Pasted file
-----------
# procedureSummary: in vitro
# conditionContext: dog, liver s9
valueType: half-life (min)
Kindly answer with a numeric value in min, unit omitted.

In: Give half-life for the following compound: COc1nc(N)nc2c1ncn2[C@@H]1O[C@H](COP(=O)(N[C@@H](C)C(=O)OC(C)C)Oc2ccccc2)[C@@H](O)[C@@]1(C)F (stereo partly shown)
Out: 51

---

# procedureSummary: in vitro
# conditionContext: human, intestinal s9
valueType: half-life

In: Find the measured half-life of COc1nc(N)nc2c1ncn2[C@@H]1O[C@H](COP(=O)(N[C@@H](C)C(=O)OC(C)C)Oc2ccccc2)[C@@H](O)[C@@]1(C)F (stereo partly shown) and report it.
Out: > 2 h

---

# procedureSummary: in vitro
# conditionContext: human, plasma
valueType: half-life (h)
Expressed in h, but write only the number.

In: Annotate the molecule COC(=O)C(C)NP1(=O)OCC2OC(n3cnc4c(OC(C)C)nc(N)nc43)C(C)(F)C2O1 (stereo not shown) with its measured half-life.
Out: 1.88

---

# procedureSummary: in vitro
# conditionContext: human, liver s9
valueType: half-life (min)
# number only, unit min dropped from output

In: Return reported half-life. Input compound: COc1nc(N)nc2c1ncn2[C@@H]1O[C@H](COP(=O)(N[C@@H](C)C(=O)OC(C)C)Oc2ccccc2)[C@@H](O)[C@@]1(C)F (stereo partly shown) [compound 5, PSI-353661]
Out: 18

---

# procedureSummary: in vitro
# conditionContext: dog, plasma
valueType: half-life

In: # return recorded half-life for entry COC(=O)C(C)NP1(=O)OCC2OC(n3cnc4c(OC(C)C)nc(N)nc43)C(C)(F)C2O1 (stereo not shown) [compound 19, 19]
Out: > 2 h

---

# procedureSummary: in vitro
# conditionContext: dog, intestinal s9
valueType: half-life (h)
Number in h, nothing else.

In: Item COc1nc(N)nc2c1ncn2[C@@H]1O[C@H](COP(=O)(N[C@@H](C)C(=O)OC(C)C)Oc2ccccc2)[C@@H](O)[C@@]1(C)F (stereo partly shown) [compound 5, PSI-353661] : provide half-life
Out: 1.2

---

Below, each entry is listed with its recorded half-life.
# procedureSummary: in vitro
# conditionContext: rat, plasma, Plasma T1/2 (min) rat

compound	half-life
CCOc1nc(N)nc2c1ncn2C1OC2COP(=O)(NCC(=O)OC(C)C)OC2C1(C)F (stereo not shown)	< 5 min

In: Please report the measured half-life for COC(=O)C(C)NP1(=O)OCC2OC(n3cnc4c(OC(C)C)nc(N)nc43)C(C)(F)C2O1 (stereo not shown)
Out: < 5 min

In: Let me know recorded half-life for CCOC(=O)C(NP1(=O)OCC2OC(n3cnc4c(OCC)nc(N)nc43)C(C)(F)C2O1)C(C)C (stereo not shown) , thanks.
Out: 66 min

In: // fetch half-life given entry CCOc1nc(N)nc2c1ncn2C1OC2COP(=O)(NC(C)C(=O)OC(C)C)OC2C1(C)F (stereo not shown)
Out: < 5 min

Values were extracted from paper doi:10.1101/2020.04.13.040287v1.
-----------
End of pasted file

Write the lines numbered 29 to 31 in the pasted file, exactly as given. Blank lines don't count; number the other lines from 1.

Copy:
# conditionContext: dog, plasma
valueType: half-life

In: # return recorded half-life for entry COC(=O)C(C)NP1(=O)OCC2OC(n3cnc4c(OC(C)C)nc(N)nc43)C(C)(F)C2O1 (stereo not shown) [compound 19, 19]